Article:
A whole host of second-tier national universities operate in the same manner: they spend on the things that U.S. News measures, and they pay for them with practices that U.S. News doesn’t care about, like student loans.
When I asked GW if I could see the results of its Collegiate Learning Assessment, a study of institutional academic progress that the Council for Aid to Education, a nonprofit, has carried out at hundreds of schools, the university did not respond. This isn’t unusual; most institutions keep their CLA results closely concealed and actively resist efforts to allow consumer comparisons on that basis. But that leaves precious few markers of academic quality by which to measure such schools.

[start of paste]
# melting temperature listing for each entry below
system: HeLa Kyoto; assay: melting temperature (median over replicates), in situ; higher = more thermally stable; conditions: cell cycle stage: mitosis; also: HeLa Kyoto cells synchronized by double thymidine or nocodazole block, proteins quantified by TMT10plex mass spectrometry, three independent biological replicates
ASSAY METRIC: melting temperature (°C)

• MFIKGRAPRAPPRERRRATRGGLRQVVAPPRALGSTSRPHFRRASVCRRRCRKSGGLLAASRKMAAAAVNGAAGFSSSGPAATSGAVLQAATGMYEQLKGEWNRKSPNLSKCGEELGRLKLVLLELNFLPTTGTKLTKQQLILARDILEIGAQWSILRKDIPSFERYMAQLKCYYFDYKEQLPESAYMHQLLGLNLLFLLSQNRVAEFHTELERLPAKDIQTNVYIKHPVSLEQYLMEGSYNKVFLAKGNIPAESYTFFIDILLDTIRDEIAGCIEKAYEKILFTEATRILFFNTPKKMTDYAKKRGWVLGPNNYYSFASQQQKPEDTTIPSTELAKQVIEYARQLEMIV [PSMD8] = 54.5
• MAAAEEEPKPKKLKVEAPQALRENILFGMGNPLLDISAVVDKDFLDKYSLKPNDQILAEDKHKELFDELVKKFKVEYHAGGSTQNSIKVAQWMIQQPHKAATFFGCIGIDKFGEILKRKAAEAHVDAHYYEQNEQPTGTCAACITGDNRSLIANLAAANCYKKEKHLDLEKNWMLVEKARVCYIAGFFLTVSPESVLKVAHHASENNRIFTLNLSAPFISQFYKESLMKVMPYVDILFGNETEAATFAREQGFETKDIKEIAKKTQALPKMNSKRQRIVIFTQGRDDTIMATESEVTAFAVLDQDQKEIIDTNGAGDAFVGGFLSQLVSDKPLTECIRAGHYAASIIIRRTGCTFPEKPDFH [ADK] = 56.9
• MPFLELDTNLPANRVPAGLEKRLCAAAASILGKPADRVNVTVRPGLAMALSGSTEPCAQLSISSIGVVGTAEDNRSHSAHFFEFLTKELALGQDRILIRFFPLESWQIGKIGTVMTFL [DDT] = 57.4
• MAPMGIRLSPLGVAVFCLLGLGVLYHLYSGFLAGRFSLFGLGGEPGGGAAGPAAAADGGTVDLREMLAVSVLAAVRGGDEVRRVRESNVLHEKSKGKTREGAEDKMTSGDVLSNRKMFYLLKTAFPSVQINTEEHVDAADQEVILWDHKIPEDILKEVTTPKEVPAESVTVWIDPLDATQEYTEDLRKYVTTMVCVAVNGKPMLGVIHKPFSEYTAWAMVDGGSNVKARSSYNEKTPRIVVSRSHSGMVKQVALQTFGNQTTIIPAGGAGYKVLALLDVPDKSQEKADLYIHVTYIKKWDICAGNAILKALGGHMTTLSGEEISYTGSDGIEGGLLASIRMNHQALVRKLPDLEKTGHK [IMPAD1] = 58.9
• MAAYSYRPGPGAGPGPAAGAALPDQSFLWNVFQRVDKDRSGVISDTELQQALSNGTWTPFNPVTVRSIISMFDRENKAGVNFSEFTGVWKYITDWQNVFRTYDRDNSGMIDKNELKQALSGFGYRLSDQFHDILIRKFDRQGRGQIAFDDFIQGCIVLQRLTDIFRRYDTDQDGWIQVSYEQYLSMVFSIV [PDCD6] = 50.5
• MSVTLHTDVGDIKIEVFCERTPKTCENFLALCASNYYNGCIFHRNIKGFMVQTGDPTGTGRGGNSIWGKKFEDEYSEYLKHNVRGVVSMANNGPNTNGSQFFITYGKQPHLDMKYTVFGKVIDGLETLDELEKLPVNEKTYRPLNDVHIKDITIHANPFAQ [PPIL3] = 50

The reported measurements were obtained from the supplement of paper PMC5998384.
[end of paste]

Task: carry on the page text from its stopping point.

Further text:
Understanding what UMR is requires first understanding what it is not: an institution built in the classic mold. That model was established in the late nineteenth century, based on the German research university, and revolves around the individual scholar. In the mind’s eye, we still see men like Newton, hunched over a desk in the stone aeries of Trinity College, revealing the universe through sheer force of cognition. That kind of individuality goes hand in hand with autonomy. And autonomy, more than anything else, has defined the way higher education works today.
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